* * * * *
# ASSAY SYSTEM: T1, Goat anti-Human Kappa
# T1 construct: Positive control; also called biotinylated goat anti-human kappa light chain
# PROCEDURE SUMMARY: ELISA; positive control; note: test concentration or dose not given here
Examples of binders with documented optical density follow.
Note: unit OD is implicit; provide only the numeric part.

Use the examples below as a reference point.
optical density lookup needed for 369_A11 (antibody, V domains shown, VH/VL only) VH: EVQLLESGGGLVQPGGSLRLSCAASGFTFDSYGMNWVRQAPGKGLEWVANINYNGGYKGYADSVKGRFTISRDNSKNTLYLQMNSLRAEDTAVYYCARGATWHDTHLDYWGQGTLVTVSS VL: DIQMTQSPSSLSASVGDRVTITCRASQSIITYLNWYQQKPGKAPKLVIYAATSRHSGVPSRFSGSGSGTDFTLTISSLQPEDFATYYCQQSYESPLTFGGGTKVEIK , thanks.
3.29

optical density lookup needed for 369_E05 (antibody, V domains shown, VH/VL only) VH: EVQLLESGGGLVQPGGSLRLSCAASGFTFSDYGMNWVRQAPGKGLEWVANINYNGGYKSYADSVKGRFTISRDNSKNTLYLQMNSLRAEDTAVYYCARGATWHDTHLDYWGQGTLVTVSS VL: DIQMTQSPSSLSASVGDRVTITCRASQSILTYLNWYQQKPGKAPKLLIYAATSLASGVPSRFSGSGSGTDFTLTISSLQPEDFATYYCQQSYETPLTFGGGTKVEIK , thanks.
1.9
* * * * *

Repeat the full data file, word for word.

# ASSAY SYSTEM: T1, Goat anti-Human Kappa
# T1 construct: Positive control; also called biotinylated goat anti-human kappa light chain
# PROCEDURE SUMMARY: ELISA; positive control; note: test concentration or dose not given here
Examples of binders with documented optical density follow.
Note: unit OD is implicit; provide only the numeric part.

Use the examples below as a reference point.
optical density lookup needed for 369_A11 (antibody, V domains shown, VH/VL only) VH: EVQLLESGGGLVQPGGSLRLSCAASGFTFDSYGMNWVRQAPGKGLEWVANINYNGGYKGYADSVKGRFTISRDNSKNTLYLQMNSLRAEDTAVYYCARGATWHDTHLDYWGQGTLVTVSS VL: DIQMTQSPSSLSASVGDRVTITCRASQSIITYLNWYQQKPGKAPKLVIYAATSRHSGVPSRFSGSGSGTDFTLTISSLQPEDFATYYCQQSYESPLTFGGGTKVEIK , thanks.
3.29

optical density lookup needed for 369_E05 (antibody, V domains shown, VH/VL only) VH: EVQLLESGGGLVQPGGSLRLSCAASGFTFSDYGMNWVRQAPGKGLEWVANINYNGGYKSYADSVKGRFTISRDNSKNTLYLQMNSLRAEDTAVYYCARGATWHDTHLDYWGQGTLVTVSS VL: DIQMTQSPSSLSASVGDRVTITCRASQSILTYLNWYQQKPGKAPKLLIYAATSLASGVPSRFSGSGSGTDFTLTISSLQPEDFATYYCQQSYETPLTFGGGTKVEIK , thanks.
1.9